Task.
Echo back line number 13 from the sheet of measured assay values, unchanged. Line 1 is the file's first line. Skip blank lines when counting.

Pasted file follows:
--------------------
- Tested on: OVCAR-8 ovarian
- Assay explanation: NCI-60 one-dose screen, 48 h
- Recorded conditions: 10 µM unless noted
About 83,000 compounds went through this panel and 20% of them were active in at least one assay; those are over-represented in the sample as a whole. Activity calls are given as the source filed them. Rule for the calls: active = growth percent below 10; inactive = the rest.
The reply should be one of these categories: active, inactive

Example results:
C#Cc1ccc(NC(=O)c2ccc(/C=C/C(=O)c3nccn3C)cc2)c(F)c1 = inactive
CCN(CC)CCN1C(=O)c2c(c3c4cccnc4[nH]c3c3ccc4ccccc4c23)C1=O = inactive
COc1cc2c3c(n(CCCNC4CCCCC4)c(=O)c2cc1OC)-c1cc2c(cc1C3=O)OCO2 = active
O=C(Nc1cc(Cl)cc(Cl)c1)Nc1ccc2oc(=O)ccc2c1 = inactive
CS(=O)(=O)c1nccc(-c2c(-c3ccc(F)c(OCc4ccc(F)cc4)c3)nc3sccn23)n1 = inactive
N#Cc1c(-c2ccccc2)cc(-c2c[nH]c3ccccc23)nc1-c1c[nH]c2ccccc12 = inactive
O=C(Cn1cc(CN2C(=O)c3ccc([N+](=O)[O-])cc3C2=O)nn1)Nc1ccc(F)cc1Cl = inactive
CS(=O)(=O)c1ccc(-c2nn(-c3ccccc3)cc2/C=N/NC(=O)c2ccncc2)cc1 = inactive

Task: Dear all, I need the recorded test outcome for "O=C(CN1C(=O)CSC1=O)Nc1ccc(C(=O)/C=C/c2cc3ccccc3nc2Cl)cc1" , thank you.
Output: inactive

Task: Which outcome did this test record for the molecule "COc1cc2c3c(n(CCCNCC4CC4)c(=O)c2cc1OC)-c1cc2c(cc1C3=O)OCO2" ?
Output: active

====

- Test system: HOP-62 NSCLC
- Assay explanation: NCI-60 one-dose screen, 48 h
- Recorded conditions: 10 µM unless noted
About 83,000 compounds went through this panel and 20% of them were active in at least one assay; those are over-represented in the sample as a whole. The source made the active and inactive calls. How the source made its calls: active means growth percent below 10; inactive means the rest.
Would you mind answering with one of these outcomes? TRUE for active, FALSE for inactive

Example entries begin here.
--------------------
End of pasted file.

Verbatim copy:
O=C(Cn1cc(CN2C(=O)c3ccc([N+](=O)[O-])cc3C2=O)nn1)Nc1ccc(F)cc1Cl = inactive